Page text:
James E. Conlon of Brookline, MA.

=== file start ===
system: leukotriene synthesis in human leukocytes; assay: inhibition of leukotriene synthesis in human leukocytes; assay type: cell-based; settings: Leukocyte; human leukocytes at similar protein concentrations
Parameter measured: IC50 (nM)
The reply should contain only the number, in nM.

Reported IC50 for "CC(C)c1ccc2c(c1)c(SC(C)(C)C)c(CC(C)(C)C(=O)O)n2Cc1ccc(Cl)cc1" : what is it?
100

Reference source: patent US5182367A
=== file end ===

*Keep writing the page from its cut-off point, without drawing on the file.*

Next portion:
James Edward Conlon (1880–1948) was an antiques dealer and clock maker/restorer who work in Boston from the 1910s through the 1940s. He was very talented with his hands and also enjoyed researching the Clockmakers that worked a century before him. He was highly respected in the community of collectors and was eager to share his research with others. He gave lectures on the history of New England clock making at a number of local historical societies. He also lectured at a meeting of the Boston Clock Club an organization that was formed to share information about clockmakers by their enthusiasts. The Boston Clock Club restricted their membership and excluded dealers. They made an exception for James Conlon. This organization describes James Conlon as someone who “has long been engaged as a clock maker and probably has had a broader experience with fine clocks than any other person in this section. In addition to his practical experience, he has in years past devoted a great deal of time and energy to consideration of the origin and history of New England clock makers.” It is thought today that he produced a number of museum quality copies of several early American clocks. Interestingly enough, Conlon did not sign his clocks with his name. We have seen out of period Willard wall primitives, timepieces, lyre clocks, lighthouse clocks and Curtis style girandole clocks that have been attributed to Conlon by the collectors of his day. This folklore has been passed down through the years. James E. Conlon died on December 31 1948 at his home in Brookline, MA. He left behind his six sons and five daughters. His Son James G. Conlon took over the business in 1948.